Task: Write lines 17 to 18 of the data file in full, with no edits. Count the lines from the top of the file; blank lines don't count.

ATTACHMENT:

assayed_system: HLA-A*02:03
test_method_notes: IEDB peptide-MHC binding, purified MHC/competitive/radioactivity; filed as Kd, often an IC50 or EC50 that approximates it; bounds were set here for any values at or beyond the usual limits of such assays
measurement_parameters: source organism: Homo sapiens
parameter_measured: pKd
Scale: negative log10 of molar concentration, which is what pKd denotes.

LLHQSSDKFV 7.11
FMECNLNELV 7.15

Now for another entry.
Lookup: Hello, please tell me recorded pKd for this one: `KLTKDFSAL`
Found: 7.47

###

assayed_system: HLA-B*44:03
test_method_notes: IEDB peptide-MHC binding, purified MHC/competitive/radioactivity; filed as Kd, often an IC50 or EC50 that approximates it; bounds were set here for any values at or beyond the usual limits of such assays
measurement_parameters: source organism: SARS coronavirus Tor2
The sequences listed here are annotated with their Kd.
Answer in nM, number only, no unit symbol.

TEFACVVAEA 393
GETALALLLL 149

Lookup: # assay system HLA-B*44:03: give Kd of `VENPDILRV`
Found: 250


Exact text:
TEFACVVAEA 393
GETALALLLL 149